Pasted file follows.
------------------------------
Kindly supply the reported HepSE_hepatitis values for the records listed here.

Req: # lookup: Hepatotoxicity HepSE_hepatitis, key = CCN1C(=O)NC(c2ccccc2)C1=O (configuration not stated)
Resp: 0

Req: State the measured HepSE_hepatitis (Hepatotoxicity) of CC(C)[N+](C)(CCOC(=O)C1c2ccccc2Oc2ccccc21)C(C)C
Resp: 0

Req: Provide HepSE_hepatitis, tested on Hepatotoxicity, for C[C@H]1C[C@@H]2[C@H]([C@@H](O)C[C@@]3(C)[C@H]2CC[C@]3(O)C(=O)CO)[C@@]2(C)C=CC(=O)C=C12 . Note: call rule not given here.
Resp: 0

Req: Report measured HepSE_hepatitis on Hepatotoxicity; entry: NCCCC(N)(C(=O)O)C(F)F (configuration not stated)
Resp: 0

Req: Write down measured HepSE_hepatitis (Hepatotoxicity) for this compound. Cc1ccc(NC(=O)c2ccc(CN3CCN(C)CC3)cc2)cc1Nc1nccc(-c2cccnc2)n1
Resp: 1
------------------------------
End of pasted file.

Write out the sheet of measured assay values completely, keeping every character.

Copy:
Kindly supply the reported HepSE_hepatitis values for the records listed here.

Req: # lookup: Hepatotoxicity HepSE_hepatitis, key = CCN1C(=O)NC(c2ccccc2)C1=O (configuration not stated)
Resp: 0

Req: State the measured HepSE_hepatitis (Hepatotoxicity) of CC(C)[N+](C)(CCOC(=O)C1c2ccccc2Oc2ccccc21)C(C)C
Resp: 0

Req: Provide HepSE_hepatitis, tested on Hepatotoxicity, for C[C@H]1C[C@@H]2[C@H]([C@@H](O)C[C@@]3(C)[C@H]2CC[C@]3(O)C(=O)CO)[C@@]2(C)C=CC(=O)C=C12 . Note: call rule not given here.
Resp: 0

Req: Report measured HepSE_hepatitis on Hepatotoxicity; entry: NCCCC(N)(C(=O)O)C(F)F (configuration not stated)
Resp: 0

Req: Write down measured HepSE_hepatitis (Hepatotoxicity) for this compound. Cc1ccc(NC(=O)c2ccc(CN3CCN(C)CC3)cc2)cc1Nc1nccc(-c2cccnc2)n1
Resp: 1